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Fishing Reports

When Everything Lines Up

Joel La Follette - Thursday, January 07, 2016
When the Sun, the Moon and the stars combined with our local weather to provide perfect conditions on your favorite river that moment lasts about a hour and a half. So most of the time we're just not fishing in perfect conditions. We have to make the best of it and currently it's paying off on the coast for those anglers willing to put in the time.

Rob Crandall and his talented sidekick, Gil Muhlemen, have been getting clients into plenty of barbecue fodder on the north coast as hatchery fish lead the charge home. That's making for happy guides and customers. While numbers are not as high, other coastal watersheds are giving up some pretty nice wild fish for those seeking quality over quantity. Overall, it's not a bad time to be on the coast.

The action is not as hot and heavy here on our local rivers, but it is nothing that a little rain wouldn't help out. We transitioned from high flows to relatively low water in a very short time. The chilly temps crashed the NOAA graphs and now we could benefit from a little more rain. Maybe the storms that are pelting SoCal will send a little something our way besides more Californians. I did my part and washed the 4runner late last night so it should rain any second.

In the meantime, just change tactics to low water stuff and get out there. If you need a few tips on tactics stop by the shop this weekend for Mr. Crandall's Winter Steelhead Seminar. He's got all the answers.

New rules, but fishing is good

Joel La Follette - Thursday, July 23, 2015
Caddis hatches on the Deschutes had our guide friends, their clients and the resident fish very happy this past weekend as clouds of these insects filled the evening sky. The warmer weather really ramped up the hatch forcing the camp cook to get creative with the open air dining arrangements as Caddis tend to get into everything. A little extra protein never hurt. Fishing was good when the wind allowed and plenty of fat Redsides came out to play. Tan Elk Hair Caddis in 16-18 did the damage on the surface while varieties of Caddis Pupa and Mayfly nymphs covered the below the surface action. Rob Crandall and Gil Muhleman finished off a successful three day drift from Trout Creek to Maupin and provided me with a couple photos of the action for this report. UPDATE: With warm weather moving in, Gil has been doing half-day evening Trout trips and doing very well. Caddis hatches have been keeping the Trout happy  and are providing some great action for anglers. Email Gil and get on the schedule.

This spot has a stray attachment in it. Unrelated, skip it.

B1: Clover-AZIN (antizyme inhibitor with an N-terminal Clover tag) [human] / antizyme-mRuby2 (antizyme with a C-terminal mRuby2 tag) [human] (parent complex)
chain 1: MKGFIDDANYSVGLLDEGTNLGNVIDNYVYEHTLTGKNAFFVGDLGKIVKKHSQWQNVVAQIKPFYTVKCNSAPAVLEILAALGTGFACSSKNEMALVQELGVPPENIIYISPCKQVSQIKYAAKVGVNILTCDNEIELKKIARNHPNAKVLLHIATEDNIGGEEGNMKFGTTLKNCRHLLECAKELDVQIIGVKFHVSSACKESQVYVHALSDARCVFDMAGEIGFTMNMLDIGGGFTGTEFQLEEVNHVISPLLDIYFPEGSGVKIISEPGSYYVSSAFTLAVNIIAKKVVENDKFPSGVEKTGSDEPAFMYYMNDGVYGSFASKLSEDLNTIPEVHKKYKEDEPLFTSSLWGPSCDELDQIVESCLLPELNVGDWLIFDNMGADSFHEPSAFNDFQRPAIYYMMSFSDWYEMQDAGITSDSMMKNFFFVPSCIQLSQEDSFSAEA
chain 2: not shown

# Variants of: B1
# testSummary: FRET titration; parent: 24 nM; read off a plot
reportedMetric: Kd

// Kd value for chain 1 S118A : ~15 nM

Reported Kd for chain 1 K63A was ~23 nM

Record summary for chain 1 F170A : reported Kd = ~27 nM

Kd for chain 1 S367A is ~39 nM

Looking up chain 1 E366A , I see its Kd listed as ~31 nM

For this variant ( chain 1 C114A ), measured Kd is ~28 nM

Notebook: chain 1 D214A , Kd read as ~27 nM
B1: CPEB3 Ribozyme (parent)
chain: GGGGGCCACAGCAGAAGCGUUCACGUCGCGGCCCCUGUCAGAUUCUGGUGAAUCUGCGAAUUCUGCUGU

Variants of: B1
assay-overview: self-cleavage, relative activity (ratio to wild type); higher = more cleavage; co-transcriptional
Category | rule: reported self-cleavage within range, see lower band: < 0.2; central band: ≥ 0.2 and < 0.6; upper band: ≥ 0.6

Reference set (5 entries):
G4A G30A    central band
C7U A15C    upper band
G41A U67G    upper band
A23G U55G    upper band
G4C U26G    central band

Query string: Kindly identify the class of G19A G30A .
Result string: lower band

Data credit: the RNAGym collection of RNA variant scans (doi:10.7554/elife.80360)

Meanwhile Brian Silvey reported from Maupin that the Caddis craze continues with fat Trout and even a fresh native summer Steelhead falling prey to some of his magic creations. This specimen grabbed a Silvey’s BH Pupa and our good friend Steve Lawson was able to bring it to hand for a quick #keepemwet photo by Brian Silvey. UPDATE: Steelhead in the lower river are grabbing flies and water is cooler. That may change some with this heatwave, but look for cooler dam releases starting this weekend. (Hopefully)

The Metolius showed her shy side to some, while others found a few cooperative Rainbows. Caddis and misc. small mayflies sprinkled with a light showing of Goldenstones will keep anglers pawing through fly boxes to hit the right combination. Those will to take a page from old reports and dial in a Hopper/dropper combo with a Chubby leftover from the Deschutes hatch paired with a SuperSinker may be surprised with the success.

Bull Trout start their return this month as fish from the lake head up to spawn. Make sure you’re sporting the right tackle to play them quickly and release them unharmed. Bull Trout can reach up to 12-16 pounds, so that wimpy little 6 wt. isn’t the right tool. 7-8 wt. rods paired with a sink-tip line matched up with a tasty looking streamer is the best combo for hunting this carnivores of the spring creek. Don’t be surprised if that nice Trout you hook suddenly grows when a Bull Trout latches on. At that point, I’ve got no advice for you. Just pull.

Farther east, the Owyhee seems to be blessed with enough water to keep things flowing and cool. Our Owyhee expert, Nolan DeHaven, ventured over last week dodging lightening storms and sunshine to report that “Fishing has been very good the last couple days. The Browns have been taking anything from size 8 grasshoppers to size 20 zebra midges and anything in between. Caddis, Tricos, small nymphs and PMD's have all worked...oh yeah, and Mr. Hankey (mouse) has hooked a few as well! Even though the weather has  been very schizophrenic to put it mildly, fishing has been great as always. An inside source tells me the water in the dam WILL keep going through September and the temps are at their normal rate."

Steelheaders need to watch their thermometer and fish accordingly. The Deschutes below Macks Canyon has improve slightly, but is still reaching deadly temps by late afternoon. Remember this section currently falls under the 2:00PM closure rule. Fishing the cooler waters above Macks Canyon is an option.

The North Umpqua falls under the new rules, so it's been a morning show there. While not red hot fishing, there are a few fish around. Take some time to explore in the afternoon without a rod in hand to appreciate this beautiful river. Also plan a visit up to the Big Bend Pool on Steamboat Creek for some time with Lee Spencer. You'll learn a lot about Steelhead in one afternoon. Take Lee a cold beer or cookie as long as your going....

For a rundown of the new ODFW rules check out my Camp Water Blog.

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